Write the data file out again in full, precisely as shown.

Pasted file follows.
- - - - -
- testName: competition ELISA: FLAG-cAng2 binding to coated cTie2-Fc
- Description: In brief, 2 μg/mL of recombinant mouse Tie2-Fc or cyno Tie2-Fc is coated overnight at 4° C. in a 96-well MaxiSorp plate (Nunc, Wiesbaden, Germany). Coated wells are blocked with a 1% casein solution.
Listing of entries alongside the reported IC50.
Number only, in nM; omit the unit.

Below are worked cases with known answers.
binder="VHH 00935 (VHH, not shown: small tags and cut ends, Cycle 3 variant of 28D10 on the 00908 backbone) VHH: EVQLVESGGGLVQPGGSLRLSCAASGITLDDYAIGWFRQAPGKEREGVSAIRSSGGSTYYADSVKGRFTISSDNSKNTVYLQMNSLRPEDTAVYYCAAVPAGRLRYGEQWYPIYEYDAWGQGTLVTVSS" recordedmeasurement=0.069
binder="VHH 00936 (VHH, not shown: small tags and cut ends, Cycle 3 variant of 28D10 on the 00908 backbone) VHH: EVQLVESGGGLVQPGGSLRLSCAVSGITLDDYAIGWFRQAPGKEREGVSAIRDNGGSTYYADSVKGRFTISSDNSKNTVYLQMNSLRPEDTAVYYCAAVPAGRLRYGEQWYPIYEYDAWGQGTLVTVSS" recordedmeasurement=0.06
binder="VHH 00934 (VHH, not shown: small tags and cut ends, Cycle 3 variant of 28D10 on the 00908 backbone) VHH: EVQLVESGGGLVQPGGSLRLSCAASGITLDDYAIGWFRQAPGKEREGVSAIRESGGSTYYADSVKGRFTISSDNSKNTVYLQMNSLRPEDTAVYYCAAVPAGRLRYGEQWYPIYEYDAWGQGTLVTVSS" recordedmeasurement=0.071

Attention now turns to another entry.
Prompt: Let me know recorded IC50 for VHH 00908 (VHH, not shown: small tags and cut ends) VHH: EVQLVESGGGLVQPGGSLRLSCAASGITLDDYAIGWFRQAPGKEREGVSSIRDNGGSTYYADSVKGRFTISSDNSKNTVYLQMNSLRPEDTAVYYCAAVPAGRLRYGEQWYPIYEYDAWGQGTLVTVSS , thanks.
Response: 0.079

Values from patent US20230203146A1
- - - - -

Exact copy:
- testName: competition ELISA: FLAG-cAng2 binding to coated cTie2-Fc
- Description: In brief, 2 μg/mL of recombinant mouse Tie2-Fc or cyno Tie2-Fc is coated overnight at 4° C. in a 96-well MaxiSorp plate (Nunc, Wiesbaden, Germany). Coated wells are blocked with a 1% casein solution.
Listing of entries alongside the reported IC50.
Number only, in nM; omit the unit.

Below are worked cases with known answers.
binder="VHH 00935 (VHH, not shown: small tags and cut ends, Cycle 3 variant of 28D10 on the 00908 backbone) VHH: EVQLVESGGGLVQPGGSLRLSCAASGITLDDYAIGWFRQAPGKEREGVSAIRSSGGSTYYADSVKGRFTISSDNSKNTVYLQMNSLRPEDTAVYYCAAVPAGRLRYGEQWYPIYEYDAWGQGTLVTVSS" recordedmeasurement=0.069
binder="VHH 00936 (VHH, not shown: small tags and cut ends, Cycle 3 variant of 28D10 on the 00908 backbone) VHH: EVQLVESGGGLVQPGGSLRLSCAVSGITLDDYAIGWFRQAPGKEREGVSAIRDNGGSTYYADSVKGRFTISSDNSKNTVYLQMNSLRPEDTAVYYCAAVPAGRLRYGEQWYPIYEYDAWGQGTLVTVSS" recordedmeasurement=0.06
binder="VHH 00934 (VHH, not shown: small tags and cut ends, Cycle 3 variant of 28D10 on the 00908 backbone) VHH: EVQLVESGGGLVQPGGSLRLSCAASGITLDDYAIGWFRQAPGKEREGVSAIRESGGSTYYADSVKGRFTISSDNSKNTVYLQMNSLRPEDTAVYYCAAVPAGRLRYGEQWYPIYEYDAWGQGTLVTVSS" recordedmeasurement=0.071

Attention now turns to another entry.
Prompt: Let me know recorded IC50 for VHH 00908 (VHH, not shown: small tags and cut ends) VHH: EVQLVESGGGLVQPGGSLRLSCAASGITLDDYAIGWFRQAPGKEREGVSSIRDNGGSTYYADSVKGRFTISSDNSKNTVYLQMNSLRPEDTAVYYCAAVPAGRLRYGEQWYPIYEYDAWGQGTLVTVSS , thanks.
Response: 0.079

Values from patent US20230203146A1